About two years ago we became aware of the new government initiative
known as IT2000 and, in particular, the schools integration project,
or SIP. It was a golden opportunity for our school, which has
always been open to new ideas and opportunities, to continue to
expand its IT resources. We had just received 14 new computers
under the Hewlett Packard K12 programme and felt that to get the
most from ourselves and our students we needed a target or challenge
that would allow us to stretch ourselves and develop new skills.
With this in mind we set about completing our school IT plan,
which was a pre-requisite for applying for SIP, and looking into
various possible activities we could use as our SIP project. We
wanted a project that was possible to complete so that we would
not become frustrated and disillusioned yet we wanted to try something
we had not done before. Within our school we have used many different
teaching resources over the years and one, which has proven itself,
has been the use of audio-visual material. The introduction of
the transition year program to our school in recent years has
meant that many teachers had to draft their own courses and syllabi
and develop their own resources for these.
This led us to wonder if we could use IT to develop material
that would provide teachers and students with a new resource that
would bring together many different tools in a multi-media CD
ROM. At the same time there was a lot of concern being expressed
by the government and other agencies about the lack of uptake
of science subjects, particularly chemistry and physics, at leaving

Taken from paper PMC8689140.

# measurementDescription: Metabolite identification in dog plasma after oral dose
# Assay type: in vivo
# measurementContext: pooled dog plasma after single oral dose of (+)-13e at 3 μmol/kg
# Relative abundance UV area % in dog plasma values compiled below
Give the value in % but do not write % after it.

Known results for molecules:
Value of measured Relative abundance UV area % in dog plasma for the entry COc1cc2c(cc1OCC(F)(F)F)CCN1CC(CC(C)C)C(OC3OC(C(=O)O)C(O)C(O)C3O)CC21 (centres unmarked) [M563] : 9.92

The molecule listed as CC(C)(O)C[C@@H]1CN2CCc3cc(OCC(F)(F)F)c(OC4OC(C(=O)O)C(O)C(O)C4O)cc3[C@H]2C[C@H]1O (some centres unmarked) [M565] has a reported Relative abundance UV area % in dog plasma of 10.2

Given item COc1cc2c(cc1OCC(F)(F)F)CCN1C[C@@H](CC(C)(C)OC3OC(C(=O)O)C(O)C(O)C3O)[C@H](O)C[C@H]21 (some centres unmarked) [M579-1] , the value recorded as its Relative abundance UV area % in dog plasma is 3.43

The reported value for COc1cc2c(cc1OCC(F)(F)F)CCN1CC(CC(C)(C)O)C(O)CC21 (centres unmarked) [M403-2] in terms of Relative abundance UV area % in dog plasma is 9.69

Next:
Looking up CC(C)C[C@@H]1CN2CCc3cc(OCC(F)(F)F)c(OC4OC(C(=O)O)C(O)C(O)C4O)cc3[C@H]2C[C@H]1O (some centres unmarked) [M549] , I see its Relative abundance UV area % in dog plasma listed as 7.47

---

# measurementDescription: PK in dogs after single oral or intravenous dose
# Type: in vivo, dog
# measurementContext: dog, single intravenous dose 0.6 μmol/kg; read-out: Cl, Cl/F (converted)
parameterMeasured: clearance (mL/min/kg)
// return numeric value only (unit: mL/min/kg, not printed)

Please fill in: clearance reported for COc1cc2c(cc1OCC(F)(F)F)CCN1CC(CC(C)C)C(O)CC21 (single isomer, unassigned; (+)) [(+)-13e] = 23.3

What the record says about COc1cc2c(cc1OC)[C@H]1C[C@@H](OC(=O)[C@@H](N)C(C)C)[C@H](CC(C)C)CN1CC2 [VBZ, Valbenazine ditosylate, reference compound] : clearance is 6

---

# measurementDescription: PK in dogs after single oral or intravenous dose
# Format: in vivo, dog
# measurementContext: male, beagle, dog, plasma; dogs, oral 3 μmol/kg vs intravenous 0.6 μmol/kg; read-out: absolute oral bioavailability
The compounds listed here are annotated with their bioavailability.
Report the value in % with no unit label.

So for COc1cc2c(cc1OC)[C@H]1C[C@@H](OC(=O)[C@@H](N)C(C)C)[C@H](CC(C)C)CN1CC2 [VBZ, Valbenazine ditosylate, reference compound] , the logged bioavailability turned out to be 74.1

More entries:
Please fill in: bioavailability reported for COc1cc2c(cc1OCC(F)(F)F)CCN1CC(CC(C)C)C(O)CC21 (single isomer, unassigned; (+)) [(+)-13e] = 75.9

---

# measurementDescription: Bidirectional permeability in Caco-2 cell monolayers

certificate level. In our school all first year students study
science and home economics but they must choose only one going
into second year.
Usually, slightly over half the students opt for science. At
leaving certificate level we offer chemistry, physics and biology.
The uptake of biology is very high, about 85-90%, but chemistry
has a much lower uptake, only about 10% and physics a little less
at only 8%. This is quite similar to countrywide trends.
We felt that if we could encourage more students to keep on science
at the end of first year we might be able to increase the chances
of more students studying science subjects all through second
level to leaving certificate. Also we noticed that the weaker
students, in general, tended to select home economics often because
they felt that, even though science was interesting, it was for
We hoped that we would be able to change this perception with
our SIP project. This gave rise, then, to the proposal that we
make a CD ROM that would be useful in teaching science to first
year science. We had never tried this before but we thought it
must be possible as we had heard about "CD burners" and "multimedia
CD ROMs" and thought we would like to try to make our own CD.
There were many CD's available at the time that were based on
the English education curriculum that were only partly suitable
for our courses so we felt that there was a gap in the market
that both we and maybe other schools might be able to benefit
from if we were successful. Another reason for choosing a project
that was software based was that the skills learned would be applicable
to any other subject. So, if we learnt how to make a science CD,
then we would be better able to create a CD in other subject areas
at a later date.